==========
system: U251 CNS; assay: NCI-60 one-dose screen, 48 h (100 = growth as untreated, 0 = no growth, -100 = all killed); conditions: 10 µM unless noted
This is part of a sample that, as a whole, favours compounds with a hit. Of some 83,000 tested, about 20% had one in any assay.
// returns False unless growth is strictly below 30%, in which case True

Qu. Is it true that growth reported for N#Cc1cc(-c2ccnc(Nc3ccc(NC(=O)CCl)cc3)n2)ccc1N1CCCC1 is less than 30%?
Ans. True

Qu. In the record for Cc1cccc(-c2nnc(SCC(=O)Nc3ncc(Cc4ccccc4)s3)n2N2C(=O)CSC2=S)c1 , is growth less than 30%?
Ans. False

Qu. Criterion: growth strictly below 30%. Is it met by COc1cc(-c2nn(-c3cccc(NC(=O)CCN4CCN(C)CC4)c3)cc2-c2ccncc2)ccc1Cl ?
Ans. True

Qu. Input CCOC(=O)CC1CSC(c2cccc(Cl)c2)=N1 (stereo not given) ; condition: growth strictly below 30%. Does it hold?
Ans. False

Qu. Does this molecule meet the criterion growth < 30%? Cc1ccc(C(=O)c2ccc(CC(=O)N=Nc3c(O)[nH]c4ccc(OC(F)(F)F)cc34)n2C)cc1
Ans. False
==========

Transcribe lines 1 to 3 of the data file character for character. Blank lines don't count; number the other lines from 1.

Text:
system: U251 CNS; assay: NCI-60 one-dose screen, 48 h (100 = growth as untreated, 0 = no growth, -100 = all killed); conditions: 10 µM unless noted
This is part of a sample that, as a whole, favours compounds with a hit. Of some 83,000 tested, about 20% had one in any assay.
// returns False unless growth is strictly below 30%, in which case True